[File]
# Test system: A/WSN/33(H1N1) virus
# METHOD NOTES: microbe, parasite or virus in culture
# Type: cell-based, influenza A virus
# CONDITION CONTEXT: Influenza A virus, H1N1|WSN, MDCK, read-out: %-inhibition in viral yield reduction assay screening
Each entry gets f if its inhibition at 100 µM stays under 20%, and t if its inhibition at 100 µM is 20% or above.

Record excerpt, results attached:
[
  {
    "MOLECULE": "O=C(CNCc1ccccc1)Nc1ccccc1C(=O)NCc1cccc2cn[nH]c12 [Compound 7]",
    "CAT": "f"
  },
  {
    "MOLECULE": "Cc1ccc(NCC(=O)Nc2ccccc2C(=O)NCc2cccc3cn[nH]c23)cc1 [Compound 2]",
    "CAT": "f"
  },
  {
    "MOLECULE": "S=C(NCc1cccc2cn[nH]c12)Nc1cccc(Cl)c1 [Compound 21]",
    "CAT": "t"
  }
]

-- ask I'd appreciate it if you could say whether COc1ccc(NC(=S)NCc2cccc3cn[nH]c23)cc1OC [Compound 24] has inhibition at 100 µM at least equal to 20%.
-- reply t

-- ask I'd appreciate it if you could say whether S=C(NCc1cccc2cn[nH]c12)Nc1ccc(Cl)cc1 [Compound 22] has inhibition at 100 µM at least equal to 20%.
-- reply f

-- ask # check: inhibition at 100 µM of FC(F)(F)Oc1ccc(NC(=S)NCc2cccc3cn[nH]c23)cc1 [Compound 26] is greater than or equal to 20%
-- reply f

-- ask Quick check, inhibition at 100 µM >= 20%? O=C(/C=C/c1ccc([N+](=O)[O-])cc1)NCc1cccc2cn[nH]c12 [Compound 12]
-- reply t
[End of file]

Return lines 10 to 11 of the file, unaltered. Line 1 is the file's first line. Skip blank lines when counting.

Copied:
    "CAT": "f"
  },